Adventures: Little Local Museums, Part 1

I’ve always had a theory that a town or city’s resident doesn’t frequent the tourist attractions of that town or city unless guests come for a visit. This was proved once again when my friend of 40 years, Ellen K., came to see me over Labor Day Weekend and mentioned that she loved little, out-of-the-way museums. Well, if there’s one thing the Sierra foothills has, it’s little out-of-the-way museums, and I’ve seen hardly any of them! It was hot, we knew we’d be going swimming, but a dose of history and culture is good balance for splashing around, so first we went to the Northstar Mine Powerhouse and Pelton Wheel Museum, a place whose parking lot I had driven past for two decades without going in.

An assay office is where the gold or other mined substance is tested to determine its ingredients and quality.

I’m a big fan of antiques and rustic whatnot, so my eyes began to sparkle at the corrugated tin walls and metal items.

Model of the mine tunnels, the land contour shown at the top.

I also love seeing representations of things, like this series of mine tunnels underneath where we were standing. You couldn’t pay me to go down into a mine, mind you, but I like being above ground and seeing how things work.

I don’t recall what this building is for, as I’m writing the blog in January and forgot to take notes, but I love the windows on the side with their teeny sills. Small open structures like this remind me of doll houses and make me want to play with them.

As well as old things and models, I’m a sucker for a good diorama, and fell in love with the long johns on the line here, and the deer, horse, and squirrel. I can’t tell if the black animal is a panther or a bull, and worry that whatever it is, it may fall down the cliff, but there doesn’t seem a way to save it from my side of the glass.

I’m not quite sure how a sailing ship model got into a mining museum: we are nowhere near the coast. Perhaps this is just to remind us that the gold discovered in Nevada County was transported around the world, often by ship.

Sails furled; a ship at rest. I wish there were little sailors and maybe a ship’s cat in view, but maybe everyone is sleeping or on shore leave at the moment. No crow’s nest either, alas.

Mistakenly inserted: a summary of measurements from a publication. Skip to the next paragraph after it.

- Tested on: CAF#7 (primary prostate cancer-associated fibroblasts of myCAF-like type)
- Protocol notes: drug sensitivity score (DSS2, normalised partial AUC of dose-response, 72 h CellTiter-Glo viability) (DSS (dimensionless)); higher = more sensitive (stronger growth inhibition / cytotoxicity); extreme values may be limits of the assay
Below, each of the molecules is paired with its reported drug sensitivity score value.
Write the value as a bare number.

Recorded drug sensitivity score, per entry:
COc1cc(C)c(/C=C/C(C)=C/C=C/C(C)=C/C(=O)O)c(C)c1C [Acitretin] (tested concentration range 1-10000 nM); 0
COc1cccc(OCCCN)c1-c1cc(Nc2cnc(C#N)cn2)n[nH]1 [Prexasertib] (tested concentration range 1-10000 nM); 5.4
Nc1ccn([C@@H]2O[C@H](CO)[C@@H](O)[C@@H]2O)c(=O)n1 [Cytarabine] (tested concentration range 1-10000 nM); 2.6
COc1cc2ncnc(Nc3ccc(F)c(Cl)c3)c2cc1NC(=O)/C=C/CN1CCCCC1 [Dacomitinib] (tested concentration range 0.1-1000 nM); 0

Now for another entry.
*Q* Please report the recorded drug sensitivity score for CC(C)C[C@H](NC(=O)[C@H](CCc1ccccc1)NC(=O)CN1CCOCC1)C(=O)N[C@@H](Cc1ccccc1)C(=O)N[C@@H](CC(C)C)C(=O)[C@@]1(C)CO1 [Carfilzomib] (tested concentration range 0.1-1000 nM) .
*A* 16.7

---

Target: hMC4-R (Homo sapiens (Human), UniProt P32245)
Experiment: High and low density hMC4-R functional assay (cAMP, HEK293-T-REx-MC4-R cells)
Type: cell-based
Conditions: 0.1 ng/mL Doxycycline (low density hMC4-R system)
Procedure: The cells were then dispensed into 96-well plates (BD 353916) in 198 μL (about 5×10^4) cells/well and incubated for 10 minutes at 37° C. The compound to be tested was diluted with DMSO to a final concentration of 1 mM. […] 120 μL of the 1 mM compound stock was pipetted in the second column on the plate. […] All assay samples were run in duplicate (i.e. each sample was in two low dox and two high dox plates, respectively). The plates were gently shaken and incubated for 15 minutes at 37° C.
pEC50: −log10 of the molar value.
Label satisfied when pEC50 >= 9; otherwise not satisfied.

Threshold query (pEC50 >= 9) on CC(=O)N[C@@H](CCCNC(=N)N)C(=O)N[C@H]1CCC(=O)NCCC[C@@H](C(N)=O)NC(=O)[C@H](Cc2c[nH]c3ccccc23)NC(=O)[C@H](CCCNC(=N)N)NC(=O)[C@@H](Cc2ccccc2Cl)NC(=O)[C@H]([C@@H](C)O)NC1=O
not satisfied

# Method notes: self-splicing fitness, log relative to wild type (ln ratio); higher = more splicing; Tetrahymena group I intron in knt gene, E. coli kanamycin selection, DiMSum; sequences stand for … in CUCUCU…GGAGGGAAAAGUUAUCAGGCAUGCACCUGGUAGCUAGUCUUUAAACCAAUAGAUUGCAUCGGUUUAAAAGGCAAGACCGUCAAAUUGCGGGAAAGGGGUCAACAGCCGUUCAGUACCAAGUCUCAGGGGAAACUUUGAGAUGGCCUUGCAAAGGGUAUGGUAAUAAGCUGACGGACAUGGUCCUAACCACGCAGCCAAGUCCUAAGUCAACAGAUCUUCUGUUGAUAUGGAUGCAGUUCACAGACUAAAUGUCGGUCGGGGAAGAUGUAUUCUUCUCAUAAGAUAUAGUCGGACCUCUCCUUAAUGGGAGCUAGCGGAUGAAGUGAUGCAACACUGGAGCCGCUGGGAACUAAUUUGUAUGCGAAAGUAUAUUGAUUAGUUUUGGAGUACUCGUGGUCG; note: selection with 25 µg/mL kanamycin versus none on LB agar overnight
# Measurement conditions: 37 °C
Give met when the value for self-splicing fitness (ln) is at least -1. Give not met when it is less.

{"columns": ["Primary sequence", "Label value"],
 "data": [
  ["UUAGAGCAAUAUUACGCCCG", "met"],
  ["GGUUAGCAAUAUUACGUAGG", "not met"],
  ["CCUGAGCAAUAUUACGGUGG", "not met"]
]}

Speaking of ships (I digress, as usual), Ellen and I have differing views on which sea-faring novels are best. She loves C.S. Forester’s Horatio Hornblower series, while I am devoted to Patrick O’Brian’s Aubrey-Maturin books. Same time period: the Napoleonic Wars of the early 1800s (50 years before these mines opened). This is one of the few literary points on which we differ.

I was fascinated by this list of Bell Signals, which looks to be from an early precursor of OSHA (note the effective date: May 7, 1946). Also check out the nomenclature “at the collar of the shaft.” I’m going to have to go look that one up.

As anyone can see, this is an Engine Register, but I have no idea what it does. Patented 75 years and 51 weeks before I was born. I love the round shape, like a maritime clock or a porthole isn’t it?

And mirroring perfectly the rather larger circle of the indoor Pelton Wheel — 30 feet in diameter: the largest Pelton Wheel ever made — which this building was created to surround. Pelton Wheels were invented to move water and/or air, by the buckets attached to the rim.

See? Buckets. This is a different wheel, outside. There’s also a big one in Robinson Plaza in Nevada City, right by our old Assay Office building at the bottom of Commercial St.

Moving from big wheels to small clay balls… You may not know that before I was a writer I did a lot of work with small businesses, especially bookkeeping (for restaurants, not mines). So the mine office’s cash register caught my eye.

Full view of the pinball-like cash register set up of the day.

Here’s the full unit and its clay marbles, with details in the next two photos.

Don’t you love it? And who knows where the actual money went, while people were busy sending clay balls down curved tracks…

Some of the best features of this museum were the thick stone walls and the gorgeous light coming through all the windows. Really, you should visit right away, don’t wait for out-of-town guests. Rainy winter days are just as good as overly hot summer ones to take a peek at history, and it’s a great place to bring kids because the docents have tricks involving motion and sound (no spoilers here, you have to come find out). Admission is by donation.

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